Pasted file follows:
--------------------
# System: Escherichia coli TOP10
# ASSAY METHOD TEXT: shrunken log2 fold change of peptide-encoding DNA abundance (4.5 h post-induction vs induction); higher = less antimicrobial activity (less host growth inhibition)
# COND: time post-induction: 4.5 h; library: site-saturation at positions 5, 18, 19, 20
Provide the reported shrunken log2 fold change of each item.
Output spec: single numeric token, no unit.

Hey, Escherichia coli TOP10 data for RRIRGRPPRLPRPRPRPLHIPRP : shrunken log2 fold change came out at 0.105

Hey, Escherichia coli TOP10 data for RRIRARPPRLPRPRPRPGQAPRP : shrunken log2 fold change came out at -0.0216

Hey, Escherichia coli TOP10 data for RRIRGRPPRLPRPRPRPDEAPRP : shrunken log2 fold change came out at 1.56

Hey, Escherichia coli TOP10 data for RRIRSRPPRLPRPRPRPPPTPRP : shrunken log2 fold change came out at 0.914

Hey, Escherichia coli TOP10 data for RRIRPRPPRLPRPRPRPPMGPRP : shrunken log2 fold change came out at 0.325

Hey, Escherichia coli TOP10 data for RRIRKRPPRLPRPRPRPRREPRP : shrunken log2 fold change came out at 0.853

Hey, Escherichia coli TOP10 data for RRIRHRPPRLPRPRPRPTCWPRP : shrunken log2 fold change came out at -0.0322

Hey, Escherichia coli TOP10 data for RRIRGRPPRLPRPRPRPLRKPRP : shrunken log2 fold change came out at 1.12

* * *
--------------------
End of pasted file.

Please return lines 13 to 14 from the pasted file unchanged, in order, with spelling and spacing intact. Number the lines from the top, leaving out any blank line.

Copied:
Hey, Escherichia coli TOP10 data for RRIRGRPPRLPRPRPRPLRKPRP : shrunken log2 fold change came out at 1.12

* * *